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If by "besides continutation of Hrushovski's work" you allow work of Hrushovski on other topics, you may be interested in the reading seminar which is documented by Terry Tao in his blog (first post here, there are 5 by now). It certainly falls under the heading "applied model theory".

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Fesenko wrote here about "interactions of model theory, arithmetic and algebraic geometry and noncommutative geometry", but I don't remember if he mentiones Iwasawa theory.

A result coming from Y.I. Manin's idea to address the Mordell--Weil problem for cubic surfaces using model theorety are these reconstruction theorems.

BTW, as the André-Oort conjecture is an analogy to the Manin-Mumford conj. , and the later has been treated by model theoretic methods, applies model theory to the former (and common generalizations) too?

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Scanlon has done some work on this. The first link is to his paper, the second is to some slides that give an outline of the argument: math.berkeley.edu/~scanlon/papers/aoaug04.pdf math.berkeley.edu/~scanlon/papers/aocam2.pdf –  John Goodrick Dec 5 '09 at 16:27
Jonathan Pila and collaborators have indeed found proofs of some cases of André--Oort using model-theoretic techniques. Moreover, these proofs are unconditional (the first proof of André--Oort depended on the GRH) –  Lior Silberman Aug 30 at 0:41

There is the following nice result of Duesler and Knecht: "almost" every rationally connected geometrically integral variety over the maximal unramified extension of Q_p has a rational point. Here "almost" means that for a fixed Hilbert polynomial P(x), then for all sufficiently large primes p, every rationally connected variety over Q_p^{unr} admitting a projective embedding with Hilbert polynomial P has a Q_p^{unr}-rational point.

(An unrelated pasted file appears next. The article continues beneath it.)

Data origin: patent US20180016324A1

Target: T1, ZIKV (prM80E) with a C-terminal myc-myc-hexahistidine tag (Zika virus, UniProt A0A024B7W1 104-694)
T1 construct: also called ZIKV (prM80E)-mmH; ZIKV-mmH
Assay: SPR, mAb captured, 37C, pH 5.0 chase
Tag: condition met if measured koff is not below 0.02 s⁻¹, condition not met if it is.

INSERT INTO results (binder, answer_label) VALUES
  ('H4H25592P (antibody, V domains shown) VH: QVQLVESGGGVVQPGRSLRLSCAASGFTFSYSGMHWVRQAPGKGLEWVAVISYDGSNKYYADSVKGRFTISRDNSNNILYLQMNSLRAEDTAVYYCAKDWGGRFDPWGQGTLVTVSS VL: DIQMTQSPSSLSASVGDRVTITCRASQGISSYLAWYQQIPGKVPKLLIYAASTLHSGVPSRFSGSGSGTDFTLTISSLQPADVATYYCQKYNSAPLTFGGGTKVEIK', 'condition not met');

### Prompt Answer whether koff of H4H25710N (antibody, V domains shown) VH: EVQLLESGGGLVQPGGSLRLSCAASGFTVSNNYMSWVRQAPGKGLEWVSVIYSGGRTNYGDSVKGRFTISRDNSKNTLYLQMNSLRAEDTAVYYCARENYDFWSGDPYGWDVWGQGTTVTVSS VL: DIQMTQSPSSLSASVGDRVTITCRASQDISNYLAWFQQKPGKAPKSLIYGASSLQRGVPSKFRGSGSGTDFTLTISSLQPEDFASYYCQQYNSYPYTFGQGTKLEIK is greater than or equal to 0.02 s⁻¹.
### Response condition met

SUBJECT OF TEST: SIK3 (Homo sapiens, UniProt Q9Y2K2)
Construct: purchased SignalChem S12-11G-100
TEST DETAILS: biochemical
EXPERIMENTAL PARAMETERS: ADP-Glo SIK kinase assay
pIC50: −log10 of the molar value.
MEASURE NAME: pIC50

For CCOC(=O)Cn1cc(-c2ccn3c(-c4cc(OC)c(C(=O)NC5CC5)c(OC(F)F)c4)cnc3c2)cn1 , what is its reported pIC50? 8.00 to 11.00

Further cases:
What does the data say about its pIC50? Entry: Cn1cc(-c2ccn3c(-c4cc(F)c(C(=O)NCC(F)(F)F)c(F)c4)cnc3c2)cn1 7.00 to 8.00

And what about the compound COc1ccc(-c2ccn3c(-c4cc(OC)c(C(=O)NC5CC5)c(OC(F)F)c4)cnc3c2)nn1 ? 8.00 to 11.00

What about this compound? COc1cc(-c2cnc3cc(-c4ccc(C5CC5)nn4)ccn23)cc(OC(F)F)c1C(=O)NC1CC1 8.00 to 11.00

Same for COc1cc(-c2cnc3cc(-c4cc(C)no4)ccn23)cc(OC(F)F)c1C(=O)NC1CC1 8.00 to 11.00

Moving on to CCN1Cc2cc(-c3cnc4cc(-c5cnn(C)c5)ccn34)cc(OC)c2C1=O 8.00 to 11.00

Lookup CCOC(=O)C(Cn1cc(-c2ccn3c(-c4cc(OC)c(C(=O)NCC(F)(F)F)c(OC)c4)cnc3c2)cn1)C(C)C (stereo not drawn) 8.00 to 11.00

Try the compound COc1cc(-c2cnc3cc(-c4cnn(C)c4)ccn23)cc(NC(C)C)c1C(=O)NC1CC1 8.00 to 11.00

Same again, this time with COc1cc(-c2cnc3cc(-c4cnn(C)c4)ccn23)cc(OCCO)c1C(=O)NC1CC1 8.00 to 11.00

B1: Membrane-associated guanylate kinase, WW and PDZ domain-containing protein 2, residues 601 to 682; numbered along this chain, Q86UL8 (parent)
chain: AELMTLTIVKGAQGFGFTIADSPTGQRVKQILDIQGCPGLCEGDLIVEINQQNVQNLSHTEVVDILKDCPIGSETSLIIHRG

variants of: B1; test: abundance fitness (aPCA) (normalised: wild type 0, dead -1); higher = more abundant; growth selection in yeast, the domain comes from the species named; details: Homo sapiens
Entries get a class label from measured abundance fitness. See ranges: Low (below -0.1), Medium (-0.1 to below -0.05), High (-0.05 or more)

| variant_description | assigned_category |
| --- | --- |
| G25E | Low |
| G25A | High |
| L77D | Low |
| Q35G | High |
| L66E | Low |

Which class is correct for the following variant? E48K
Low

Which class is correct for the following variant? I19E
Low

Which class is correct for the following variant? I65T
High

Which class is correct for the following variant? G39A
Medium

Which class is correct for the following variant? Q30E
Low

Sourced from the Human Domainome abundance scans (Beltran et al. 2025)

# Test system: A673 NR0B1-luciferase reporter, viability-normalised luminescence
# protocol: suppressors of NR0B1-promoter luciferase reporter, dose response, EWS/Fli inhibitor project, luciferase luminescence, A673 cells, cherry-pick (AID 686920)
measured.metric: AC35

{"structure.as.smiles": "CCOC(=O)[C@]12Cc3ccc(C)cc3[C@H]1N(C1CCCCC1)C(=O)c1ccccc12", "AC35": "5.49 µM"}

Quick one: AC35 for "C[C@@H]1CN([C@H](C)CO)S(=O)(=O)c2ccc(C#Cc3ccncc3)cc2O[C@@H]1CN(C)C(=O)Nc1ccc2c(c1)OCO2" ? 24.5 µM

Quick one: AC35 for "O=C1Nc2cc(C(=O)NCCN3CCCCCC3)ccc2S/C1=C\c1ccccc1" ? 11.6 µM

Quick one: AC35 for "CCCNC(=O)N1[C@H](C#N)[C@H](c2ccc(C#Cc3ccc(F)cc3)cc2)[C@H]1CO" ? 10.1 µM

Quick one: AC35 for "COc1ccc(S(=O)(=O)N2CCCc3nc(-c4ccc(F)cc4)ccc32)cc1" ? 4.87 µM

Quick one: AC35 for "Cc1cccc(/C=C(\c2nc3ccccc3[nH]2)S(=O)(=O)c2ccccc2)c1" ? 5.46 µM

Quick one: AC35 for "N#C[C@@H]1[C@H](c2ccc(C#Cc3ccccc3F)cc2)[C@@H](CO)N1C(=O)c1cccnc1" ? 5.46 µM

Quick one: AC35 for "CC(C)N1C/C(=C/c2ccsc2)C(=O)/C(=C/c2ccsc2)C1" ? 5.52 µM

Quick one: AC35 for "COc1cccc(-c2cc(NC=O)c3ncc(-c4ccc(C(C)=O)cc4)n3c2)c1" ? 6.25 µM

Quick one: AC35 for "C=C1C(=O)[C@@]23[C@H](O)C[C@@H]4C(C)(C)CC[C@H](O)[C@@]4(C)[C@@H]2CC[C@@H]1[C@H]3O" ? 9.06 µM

The proof takes a theorem of de Jong and Starr on rationally connected varieties over (F_p-bar)((t)) and transfers it via model-theoretic prestidigitation to Q_p^{unr} in much the same way that Ax-Kochen transfers the Greenberg-Lang result that F_p((t)) is C_2 to show that Q_p is "almost C_2". (In this case though whether there are any exceptions to the "almost" is still open, and apparently the experts -- still! -- believe that there should be none.)

See http://arxiv.org/PS_cache/arxiv/pdf/0906/0906.2364v1.pdf

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The connection between algebraic dynamics and the model theory of difference fields was first noticed by Chatzidakis and Hrushovski, who use it in a series of three papers entitled "Difference fields and descent in algebraic dynamics" to "prove in any dimension a strong dynamical version of Northcott's theorem for function fields, answering a question of Szpiro and Tucker and generalizing a theorem of Baker's for the projective line."

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Hi Alice. Nice to see you here. –  Andres Caicedo Jan 15 '11 at 4:41

I'd just like to expand on John Goodrick's mention of Zilber's work on exponential fields and mention that `Categoricity' of is an active area of research. In particular, model theory may be used to give some justification as to why theorems of classical mathematics should hold.